lizzie corrall: a house with a brain | interview
Elizabeth Corrall was one of the first people to message me introducing herself when I found out I got into the university. However, she chose to leave and decide if university was right for her later on. Since, she's been working hard on her own independent projects and has recently had a documentary made about her and her work. I talked to Lizzie about her and her recent documentary piece, her art and her childhood growing up homeschooled.
Can you tell me a little bit about this project?
“It's a short film piece about me, my art and self portraiture as a whole. I call myself a house with a brain because I've got so many thoughts; I give them little houses in my brain. It’s about me and along with my photography work from a self-taught perspective.”
“PJ, our Director, approached me, we've known each other for a long time, and said ‘they've given me a green light to film you and your art, do you want to do it?’ So I said yes! It's in an interview style, where I answer questions and narrate what's happening. I had to create a specific project for the documentary so I made a little triptych of photos where I get killed in them” she chuckled.
What was it like?
“It was so weird. I'm so used to being behind the camera and when I'm in front of the camera I'm performing. I'm on my own normally, so it was quite weird to have to sit there and talk about some quite vulnerable things in my art with 6 people watching me. It was a really intimidating experience but I think anything that’s intimidating can eventually become rewarding. I'm really happy I did it because it was such an experience to see how another part of the industry works, and how a team is so important for a single persons project; having other people and that unity is so important. It was so interesting to see someone else create something and be a puppet in that creation - it was scary but it was rewarding in the end. A whole new experience.”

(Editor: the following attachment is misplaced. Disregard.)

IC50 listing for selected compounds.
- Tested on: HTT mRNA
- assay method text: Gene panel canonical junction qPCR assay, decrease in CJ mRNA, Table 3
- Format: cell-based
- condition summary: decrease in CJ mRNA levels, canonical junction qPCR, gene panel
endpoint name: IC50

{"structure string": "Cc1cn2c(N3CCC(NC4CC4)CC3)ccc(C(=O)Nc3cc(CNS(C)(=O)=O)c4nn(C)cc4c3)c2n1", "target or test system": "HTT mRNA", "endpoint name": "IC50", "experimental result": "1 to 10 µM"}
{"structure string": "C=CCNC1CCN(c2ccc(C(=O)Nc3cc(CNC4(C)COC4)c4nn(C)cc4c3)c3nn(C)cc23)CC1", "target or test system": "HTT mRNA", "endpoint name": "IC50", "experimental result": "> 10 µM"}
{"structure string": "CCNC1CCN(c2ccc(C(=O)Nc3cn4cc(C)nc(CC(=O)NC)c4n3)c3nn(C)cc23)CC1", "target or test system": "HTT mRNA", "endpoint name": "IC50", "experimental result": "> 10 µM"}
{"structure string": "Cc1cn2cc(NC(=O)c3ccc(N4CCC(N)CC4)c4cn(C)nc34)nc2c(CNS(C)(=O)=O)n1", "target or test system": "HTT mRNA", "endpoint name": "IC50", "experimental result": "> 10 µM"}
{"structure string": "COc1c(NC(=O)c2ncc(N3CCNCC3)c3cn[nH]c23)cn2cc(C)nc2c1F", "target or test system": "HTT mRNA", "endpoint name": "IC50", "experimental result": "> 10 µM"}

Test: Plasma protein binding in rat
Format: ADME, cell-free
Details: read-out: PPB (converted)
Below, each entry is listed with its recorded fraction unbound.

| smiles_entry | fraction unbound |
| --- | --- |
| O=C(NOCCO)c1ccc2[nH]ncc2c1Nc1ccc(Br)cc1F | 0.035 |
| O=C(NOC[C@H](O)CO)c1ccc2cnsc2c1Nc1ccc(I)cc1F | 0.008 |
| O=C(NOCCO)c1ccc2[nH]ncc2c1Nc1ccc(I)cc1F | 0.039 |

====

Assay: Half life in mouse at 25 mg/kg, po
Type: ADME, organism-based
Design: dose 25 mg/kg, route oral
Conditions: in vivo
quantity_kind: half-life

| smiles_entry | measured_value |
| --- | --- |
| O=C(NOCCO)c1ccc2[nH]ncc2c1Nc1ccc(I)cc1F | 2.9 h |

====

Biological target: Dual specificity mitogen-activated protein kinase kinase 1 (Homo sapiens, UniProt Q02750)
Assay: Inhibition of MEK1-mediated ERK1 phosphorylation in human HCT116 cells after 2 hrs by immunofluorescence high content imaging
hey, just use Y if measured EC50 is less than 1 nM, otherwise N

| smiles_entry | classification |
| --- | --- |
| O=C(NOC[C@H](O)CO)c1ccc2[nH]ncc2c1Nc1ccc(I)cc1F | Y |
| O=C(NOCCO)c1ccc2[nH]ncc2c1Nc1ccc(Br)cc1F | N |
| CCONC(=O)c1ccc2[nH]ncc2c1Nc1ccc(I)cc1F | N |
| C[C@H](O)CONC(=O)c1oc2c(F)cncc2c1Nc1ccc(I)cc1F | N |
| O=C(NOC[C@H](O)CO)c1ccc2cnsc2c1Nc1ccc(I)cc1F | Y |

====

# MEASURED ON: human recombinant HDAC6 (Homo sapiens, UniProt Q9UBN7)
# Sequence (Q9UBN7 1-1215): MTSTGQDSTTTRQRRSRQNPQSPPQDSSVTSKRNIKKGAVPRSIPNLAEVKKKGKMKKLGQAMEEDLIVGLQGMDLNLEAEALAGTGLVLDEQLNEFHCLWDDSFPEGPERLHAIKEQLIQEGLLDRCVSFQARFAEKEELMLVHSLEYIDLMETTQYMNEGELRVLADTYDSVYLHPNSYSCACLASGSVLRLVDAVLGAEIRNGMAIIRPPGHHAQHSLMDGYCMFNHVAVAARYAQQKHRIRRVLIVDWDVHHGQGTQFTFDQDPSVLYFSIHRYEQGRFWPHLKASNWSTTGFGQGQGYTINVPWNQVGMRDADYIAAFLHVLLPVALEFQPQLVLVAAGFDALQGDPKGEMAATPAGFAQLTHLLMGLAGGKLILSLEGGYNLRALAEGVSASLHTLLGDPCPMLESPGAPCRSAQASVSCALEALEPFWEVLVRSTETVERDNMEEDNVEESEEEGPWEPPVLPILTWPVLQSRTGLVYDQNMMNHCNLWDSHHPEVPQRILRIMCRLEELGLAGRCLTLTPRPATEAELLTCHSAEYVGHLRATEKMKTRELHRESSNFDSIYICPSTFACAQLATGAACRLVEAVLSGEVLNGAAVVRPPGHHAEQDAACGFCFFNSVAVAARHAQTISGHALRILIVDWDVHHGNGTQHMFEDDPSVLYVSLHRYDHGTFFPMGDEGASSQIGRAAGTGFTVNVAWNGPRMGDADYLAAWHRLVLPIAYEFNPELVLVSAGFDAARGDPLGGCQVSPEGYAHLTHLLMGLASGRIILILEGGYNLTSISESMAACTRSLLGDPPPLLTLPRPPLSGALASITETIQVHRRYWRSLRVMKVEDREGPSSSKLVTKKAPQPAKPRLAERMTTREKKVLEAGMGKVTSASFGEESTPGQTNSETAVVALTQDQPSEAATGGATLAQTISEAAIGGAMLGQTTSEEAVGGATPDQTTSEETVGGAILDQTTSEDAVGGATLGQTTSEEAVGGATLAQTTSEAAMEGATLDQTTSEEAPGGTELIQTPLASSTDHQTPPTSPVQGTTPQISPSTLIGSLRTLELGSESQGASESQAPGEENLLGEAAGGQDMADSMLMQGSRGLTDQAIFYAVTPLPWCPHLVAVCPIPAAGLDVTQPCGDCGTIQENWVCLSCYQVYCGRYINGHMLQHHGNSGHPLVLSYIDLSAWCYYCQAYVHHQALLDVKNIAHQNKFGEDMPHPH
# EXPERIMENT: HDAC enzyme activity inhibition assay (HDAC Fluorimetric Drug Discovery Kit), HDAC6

“It has definitely taught me that I don't have to be so self driven, and don't have to assume my work will always be the best. Having other people voice their ideas is really quite important. I am self taught - in talking and everything. You form this protective bubble. If someone says, ‘Oh I don't like that’ it's as if they are saying ‘I don't like how you've taught yourself’ or ‘I don't like that part of you.’ Whereas when you're in a team and collaborating, it just seems so much more fluid. We just bounce off each other.”
“It's made me really torn about going back to university. Before we actually started filming, something in my gut was saying maybe I don't need university and I should just go and get and job and just do something that’s not art, but then I did it and I had so much fun! It was such an inspiring experience but now I'm split again. It's definitely helped me realize that maybe the goal to work towards is having that collaboration and that unity in all my work.”
What was your experience growing up homeschooled?
“It started with my sister. Kathryn had a lot of anxiety as a kid; she had panic attacks about going into school. With everything that had be happening she'd be visiting a psycho-analyst, I was very young at the time so I don't really remember, but he asked if my mum had thought about home education and they took her out of school.”